In 1916, there were about 750 golf courses in the United States. By 1930, it had grown to nearly 6,000 over just that small period of time.
Today, in 2013, there are 34,000 golf courses in the world.
PBS calls that the “Golden Age” of golf course architecture, the period between the end of World War I and before the Great Depression. Golf course architects designed creative and bold golf courses, and for many of those architects, their work has survived the test of time. Here are some of the best.
Not only are these designers, architects, they generally have had a professional golf career. Often, many of the celebrated Golf Course Architects of the world, work for private and elite design firms.
These firms are very hard to get into, but also require minimum testing, such as Council of Landscape Architectural Registration Boards, state licensure, graduation from an accredited program and 3 years of internship under a registered landscape architect.
A golf course architect’s salary is dependent on many factors. Some courses are commissioned and investors will supply over $1 million per course. So this amount plays into the salary level. According to Education Portal, each salary also depends on the state where the course is being designed. In high traffic golfing areas, such as California, architects will earn a much higher salary.
A couple of the world renowned architects that shaped the golf course world:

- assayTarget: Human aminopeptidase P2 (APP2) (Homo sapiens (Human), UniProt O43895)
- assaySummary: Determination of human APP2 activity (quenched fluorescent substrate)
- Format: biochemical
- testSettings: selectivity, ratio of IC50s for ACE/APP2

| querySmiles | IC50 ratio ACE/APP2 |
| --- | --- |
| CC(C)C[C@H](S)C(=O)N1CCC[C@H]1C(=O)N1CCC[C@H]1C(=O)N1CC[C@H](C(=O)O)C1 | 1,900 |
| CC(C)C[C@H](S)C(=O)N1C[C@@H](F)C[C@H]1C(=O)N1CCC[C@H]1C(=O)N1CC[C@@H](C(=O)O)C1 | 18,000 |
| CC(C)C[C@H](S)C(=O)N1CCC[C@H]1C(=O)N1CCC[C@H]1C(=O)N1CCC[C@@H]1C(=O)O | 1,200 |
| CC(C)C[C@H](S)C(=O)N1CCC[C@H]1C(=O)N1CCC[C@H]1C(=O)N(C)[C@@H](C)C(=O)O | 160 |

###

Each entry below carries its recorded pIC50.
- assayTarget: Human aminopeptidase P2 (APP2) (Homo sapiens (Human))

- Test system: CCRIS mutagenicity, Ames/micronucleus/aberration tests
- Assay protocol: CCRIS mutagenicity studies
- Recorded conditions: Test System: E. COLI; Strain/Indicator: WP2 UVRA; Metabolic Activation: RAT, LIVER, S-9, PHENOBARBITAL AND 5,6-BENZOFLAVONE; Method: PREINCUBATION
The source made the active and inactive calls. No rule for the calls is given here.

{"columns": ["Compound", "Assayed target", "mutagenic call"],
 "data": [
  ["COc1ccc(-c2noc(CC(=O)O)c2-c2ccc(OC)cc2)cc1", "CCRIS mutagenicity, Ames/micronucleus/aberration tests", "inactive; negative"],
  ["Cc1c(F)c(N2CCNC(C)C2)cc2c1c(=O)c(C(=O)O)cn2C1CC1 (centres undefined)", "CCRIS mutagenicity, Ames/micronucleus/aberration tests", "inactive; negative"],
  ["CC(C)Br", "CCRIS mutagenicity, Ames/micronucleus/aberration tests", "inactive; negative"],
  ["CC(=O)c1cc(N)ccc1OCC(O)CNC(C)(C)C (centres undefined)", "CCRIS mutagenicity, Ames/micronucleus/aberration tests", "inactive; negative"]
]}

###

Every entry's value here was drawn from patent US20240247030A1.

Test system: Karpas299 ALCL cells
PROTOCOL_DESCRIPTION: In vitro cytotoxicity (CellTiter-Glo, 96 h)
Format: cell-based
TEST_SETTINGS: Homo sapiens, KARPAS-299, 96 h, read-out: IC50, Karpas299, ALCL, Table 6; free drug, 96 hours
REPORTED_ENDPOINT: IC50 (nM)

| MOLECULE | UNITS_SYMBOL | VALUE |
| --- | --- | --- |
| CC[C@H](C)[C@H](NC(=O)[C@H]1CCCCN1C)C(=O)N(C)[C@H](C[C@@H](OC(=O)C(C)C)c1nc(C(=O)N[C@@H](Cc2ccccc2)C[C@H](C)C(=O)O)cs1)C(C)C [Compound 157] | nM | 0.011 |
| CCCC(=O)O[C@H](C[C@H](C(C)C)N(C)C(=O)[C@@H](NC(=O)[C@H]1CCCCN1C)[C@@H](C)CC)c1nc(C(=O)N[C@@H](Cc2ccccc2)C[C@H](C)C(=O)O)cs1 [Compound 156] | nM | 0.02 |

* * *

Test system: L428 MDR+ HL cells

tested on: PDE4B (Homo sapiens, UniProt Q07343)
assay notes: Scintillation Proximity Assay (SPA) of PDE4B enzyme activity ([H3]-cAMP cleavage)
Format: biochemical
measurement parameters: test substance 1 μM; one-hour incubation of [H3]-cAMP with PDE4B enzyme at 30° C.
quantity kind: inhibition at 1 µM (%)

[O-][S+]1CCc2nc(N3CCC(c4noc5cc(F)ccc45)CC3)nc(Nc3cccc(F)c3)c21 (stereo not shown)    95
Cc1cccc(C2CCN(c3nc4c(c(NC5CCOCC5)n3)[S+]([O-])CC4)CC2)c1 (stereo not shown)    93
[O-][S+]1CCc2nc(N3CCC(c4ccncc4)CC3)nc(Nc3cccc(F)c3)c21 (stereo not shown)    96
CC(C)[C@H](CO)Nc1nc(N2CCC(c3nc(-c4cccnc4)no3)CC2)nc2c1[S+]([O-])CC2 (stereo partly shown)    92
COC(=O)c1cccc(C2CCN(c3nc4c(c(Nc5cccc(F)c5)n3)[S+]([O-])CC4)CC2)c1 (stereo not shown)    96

Oakmont Country Club – 1903
Golf Digest rated this course #5 in the Top 100 Golf Courses of 2013-2014. The green chairman, William C. Fownes, staked out new bunkers every time he saw a player hit an offline shot, and the course now has the reputation for notorious bunkers and bottomless drainage ditches. Oakmont Country Club’s course is the site for the 2016 U.S. Open.
Douglas Grant & Jack Neville
Pebble Beach Golf Links – 1918
Pebble Beach, California
Ranked 7th of Digest’s Top 100 Golf Courses 2013-2014, Pebble Beach has holes poised above the crashing waves of the Pacific. It will be the site for the U.S. Amateur competition in 2018 and U.S. Open in 2019.
Pine Valley Golf Club – 1918
Pine Valley, New Jersey
Golf Digest rated this course #1 of the Top 100 Golf Courses 2013-2014, saying, “Pine Valley blends all three schools of golf design — penal, heroic and strategic — throughout the course, often on a single hole.”
Seth Raynor & Charles Banks
Fishers Island Club – 1926
Fishers Island, New York
Considered to be the best work by Seth Raynor, this was his last architectural golf course design, with beautiful views of the Atlantic Ocean and Long Island. This course is rated #2 in Digest’s Most Fun Private Courses, behind California’s Cypress Point Club.
Pocantico Hills Golf Club – 1932
Tarrytown, New York
Shinnecock Hills G.C. – 1931
Southampton, New York
- Shinnecock is ranked 4th of the Top 100 Golf Courses from 2013-2014. It was architecturally designed in the early 1900s by C.B. Macdonald then replaced by Flynn. This will be the site for the 2018 U.S. Open.
Bobby Jones & Alister MacKenzie
Augusta National Golf Club – 1933
Ranked 2nd of the Top 100 Golf Courses, 2013-2014, Augusta is the site of the annual Masters Tournament and has had numerous makeovers, additions and recently, rebunkering.